An Air Force MQ-9A Reaper taxis in preparation for a mission in support of Operation Enduring Freedom. The MQ-9A’s primary mission is a hunter-killer against emerging targets to achieve joint force commander objectives. (U.S. Air Force photo)

On January 20,2022 United States Senators Chris Van Hollen (D-Md.), Elizabeth Warren (D-Mass.), and Chris Murphy (D-Conn.) and Representative Ro Khanna (D-Calif.) sent a letter to President Biden expressing concern about the United States’ targeting criteria for drone strikes that has led to the deaths of thousands of civilians, with little accountability. In the letter, the lawmakers call on the President to overhaul U.S. counterterrorism policy to center human rights and the protection of civilians, only using lethal force when it is lawful and as a last resort.  This letter comes as more details emerge about the botched August 29th strike in Kabul, Afghanistan which led to 10 civilian deaths including seven children and an aid worker employed by an American NGO, as well as the potentially unlawful 2019 strike in Baghuz, Syria, which the military never independently investigated.

“Over successive administrations spanning nearly two decades, presidents have claimed virtually unlimited, unilateral power to use lethal force around the world and without congressional authorization, killing not only armed actors but also innocent civilians—even American citizens.  Without systematic reforms centered on human rights and international law, the status quo will continue to undermine counterterrorism objectives, produce significant human and strategic costs, and erode the rule of law and the United States’ image abroad,” wrote the lawmakers.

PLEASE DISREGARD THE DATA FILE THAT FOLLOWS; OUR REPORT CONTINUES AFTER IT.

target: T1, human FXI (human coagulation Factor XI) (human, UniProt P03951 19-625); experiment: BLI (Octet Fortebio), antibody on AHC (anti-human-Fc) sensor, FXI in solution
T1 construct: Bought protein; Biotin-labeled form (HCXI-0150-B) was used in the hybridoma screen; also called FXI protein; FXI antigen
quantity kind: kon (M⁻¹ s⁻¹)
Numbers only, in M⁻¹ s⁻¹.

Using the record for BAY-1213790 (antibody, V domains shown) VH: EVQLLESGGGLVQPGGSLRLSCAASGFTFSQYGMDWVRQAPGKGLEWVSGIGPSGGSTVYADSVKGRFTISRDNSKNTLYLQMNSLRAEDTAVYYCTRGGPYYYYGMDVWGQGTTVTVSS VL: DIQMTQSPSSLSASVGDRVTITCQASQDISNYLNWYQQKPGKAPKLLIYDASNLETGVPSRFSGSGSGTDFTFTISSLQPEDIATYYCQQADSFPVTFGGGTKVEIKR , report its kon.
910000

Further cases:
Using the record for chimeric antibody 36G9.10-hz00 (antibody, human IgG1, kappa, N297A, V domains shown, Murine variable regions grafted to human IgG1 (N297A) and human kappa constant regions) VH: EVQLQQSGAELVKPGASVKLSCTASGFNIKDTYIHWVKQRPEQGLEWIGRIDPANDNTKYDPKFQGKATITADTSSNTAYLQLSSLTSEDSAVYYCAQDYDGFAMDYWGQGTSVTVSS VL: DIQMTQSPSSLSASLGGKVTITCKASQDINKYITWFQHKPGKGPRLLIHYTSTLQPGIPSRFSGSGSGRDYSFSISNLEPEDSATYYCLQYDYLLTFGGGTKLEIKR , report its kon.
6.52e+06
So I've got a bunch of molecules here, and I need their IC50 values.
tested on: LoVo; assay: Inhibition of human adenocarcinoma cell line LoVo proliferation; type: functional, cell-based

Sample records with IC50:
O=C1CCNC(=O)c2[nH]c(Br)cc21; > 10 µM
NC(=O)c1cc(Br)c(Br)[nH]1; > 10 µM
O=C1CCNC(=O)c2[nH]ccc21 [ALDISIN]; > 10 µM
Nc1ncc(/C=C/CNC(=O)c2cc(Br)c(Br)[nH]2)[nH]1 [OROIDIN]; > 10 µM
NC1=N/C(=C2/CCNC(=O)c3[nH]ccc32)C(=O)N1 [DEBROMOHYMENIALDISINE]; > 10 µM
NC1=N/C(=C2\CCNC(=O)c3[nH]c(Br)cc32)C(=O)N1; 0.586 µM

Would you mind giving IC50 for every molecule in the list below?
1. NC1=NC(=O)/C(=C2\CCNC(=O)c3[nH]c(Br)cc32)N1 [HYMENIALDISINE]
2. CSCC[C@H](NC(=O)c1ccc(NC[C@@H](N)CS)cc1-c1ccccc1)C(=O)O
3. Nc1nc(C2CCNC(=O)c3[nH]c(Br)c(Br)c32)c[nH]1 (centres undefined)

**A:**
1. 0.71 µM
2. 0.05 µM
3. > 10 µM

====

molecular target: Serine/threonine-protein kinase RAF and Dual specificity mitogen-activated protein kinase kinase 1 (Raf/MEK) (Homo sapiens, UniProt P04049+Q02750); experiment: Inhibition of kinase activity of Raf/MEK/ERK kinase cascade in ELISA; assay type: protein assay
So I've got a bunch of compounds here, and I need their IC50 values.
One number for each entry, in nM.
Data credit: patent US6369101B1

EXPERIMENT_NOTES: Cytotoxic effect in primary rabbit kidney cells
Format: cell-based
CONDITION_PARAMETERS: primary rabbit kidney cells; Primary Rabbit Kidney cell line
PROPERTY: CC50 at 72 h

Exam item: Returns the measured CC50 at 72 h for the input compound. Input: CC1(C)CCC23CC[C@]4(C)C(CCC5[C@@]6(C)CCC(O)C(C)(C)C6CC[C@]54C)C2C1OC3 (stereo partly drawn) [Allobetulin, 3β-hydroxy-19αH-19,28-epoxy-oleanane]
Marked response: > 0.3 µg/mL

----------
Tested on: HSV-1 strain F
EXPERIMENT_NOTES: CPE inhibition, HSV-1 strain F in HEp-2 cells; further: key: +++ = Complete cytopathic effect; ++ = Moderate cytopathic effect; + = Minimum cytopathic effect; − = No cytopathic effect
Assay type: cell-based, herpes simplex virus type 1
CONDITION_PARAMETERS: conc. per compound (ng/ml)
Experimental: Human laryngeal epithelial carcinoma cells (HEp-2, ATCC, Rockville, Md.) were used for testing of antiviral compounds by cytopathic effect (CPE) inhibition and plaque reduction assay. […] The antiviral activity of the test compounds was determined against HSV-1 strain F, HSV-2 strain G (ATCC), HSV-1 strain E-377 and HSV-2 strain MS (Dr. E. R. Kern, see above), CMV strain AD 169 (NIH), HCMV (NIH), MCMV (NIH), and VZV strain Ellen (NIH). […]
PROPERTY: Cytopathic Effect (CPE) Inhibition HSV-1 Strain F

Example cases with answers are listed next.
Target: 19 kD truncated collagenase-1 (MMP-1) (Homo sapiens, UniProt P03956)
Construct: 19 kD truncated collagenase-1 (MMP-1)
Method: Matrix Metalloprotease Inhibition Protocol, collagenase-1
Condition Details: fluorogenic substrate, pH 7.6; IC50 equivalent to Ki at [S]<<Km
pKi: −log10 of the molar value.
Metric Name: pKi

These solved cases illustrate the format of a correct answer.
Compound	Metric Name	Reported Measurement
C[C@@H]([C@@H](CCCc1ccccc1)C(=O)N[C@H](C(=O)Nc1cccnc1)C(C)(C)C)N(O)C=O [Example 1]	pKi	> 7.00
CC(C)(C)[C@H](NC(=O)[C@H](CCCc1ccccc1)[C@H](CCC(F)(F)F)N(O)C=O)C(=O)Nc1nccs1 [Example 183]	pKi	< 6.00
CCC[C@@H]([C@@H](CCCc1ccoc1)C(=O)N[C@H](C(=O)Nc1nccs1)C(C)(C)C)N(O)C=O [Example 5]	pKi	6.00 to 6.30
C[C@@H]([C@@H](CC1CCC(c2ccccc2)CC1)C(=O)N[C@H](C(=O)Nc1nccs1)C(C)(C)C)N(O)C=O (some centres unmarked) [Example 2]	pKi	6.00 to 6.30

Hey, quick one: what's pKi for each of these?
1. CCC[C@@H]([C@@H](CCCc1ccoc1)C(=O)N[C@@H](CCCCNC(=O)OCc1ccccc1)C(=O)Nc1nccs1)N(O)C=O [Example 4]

In many instances, U.S. drone strikes have led to unintended and deadly consequences. As many as 48,000 civilians  across seven countries have reportedly been killed by U.S. strikes over the past two decades. At least 14,000 U.S. airstrikes have been conducted by unmanned aircraft since 2002, killing as many as 2,200 civilians – including 450 children. Alarmingly,  the actual numbers are likely significantly higher given the difficulty of comprehensive reporting and the United States’ consistent underreporting of these numbers and reported refusal to investigate reports absent “potential for high media attention.”

“These inexcusable figures reflect an uncomfortable truth: in far too many cases, rather than achieving the policy goal of eliminating hostile combatants to preserve U.S. national security, lethal U.S. strikes have instead killed thousands of civilians, including children”, the lawmakers continued.

Eleven senators and 39 members of the House signed the letter, which can be accessed here.

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